2019 Programme Schedule

Friday 22nd November

Time

Session

Presented by

12:00 – 13:00

Welcome Lunch and Registration

13.00 – 13.15

Welcome and Introduction to the GI Module

Mike Ash, DO, ND, BSc, RNT
13:15–14:30

Gastrointestinal Dysfunction, Chronic Disease, and the Functional Medicine Matrix Model

Gastrointestinal dysfunction is a core component of a variety of chronic disease processes. Comprehending the connections and interactions that take place in and around the gastrointestinal tract is of central importance to understanding gastrointestinal dysfunction, an essential part of any integrative approach to patient health. Equally important is developing practical skills to assess and treat these dysfunctions. Dr Hanaway will first review and clarify these relationships, using the Functional Medicine Matrix to show the key antecedents, triggers, and mediators that frame the core of this Advanced Practice Module.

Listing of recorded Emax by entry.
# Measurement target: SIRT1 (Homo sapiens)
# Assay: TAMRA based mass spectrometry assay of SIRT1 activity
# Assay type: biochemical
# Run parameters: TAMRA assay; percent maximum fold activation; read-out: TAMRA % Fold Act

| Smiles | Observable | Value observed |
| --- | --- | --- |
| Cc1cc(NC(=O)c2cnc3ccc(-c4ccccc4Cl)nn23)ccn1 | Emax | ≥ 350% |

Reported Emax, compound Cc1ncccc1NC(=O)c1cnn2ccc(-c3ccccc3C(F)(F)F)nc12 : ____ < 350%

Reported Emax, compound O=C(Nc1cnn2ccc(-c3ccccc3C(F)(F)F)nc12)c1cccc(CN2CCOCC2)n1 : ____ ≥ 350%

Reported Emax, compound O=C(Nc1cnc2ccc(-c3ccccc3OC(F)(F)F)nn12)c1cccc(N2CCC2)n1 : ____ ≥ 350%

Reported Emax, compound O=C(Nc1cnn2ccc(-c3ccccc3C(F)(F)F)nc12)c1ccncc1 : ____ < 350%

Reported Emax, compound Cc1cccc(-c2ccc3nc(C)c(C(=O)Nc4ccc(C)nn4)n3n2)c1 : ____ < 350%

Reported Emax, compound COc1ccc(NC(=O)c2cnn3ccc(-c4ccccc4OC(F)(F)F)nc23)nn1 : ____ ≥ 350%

Patrick Hanaway, MD
14:30–15:45

Functional Assessment of Digestive Dysfunction and Intestinal Permeability

What are the critical factors for proper digestion and absorption? Dr Mullin will catalogue and clarify the most common underlying causes of digestive dysfunction and will discuss mechanisms related to malabsorption and maldigestion.  He will also present a diagnostic model for digestive dysfunction and will review tools for assessment with emphasis on differentiating maldigestion and malabsorption etiologies.

Gerard Mullin, MD, MS, CNSP
15:45–16:15

Refreshments and Exhibition

16:15–17:45

The Gluten Conundrum

Reactions to wheat, including but not limited to the gluten protein, appear to be varied and widespread.  Dr Hanaway will explain how various proteins and other components in wheat form the basis for a variety of pathophysiologic responses.  He will also summarise other potential reaction aetiologies that can be mistaken for sensitivity to gluten. Lastly, he will differentiate the pathophysiology of coeliac disease from non-coeliac wheat or gluten sensitivity, and discuss the clinical ramifications of each.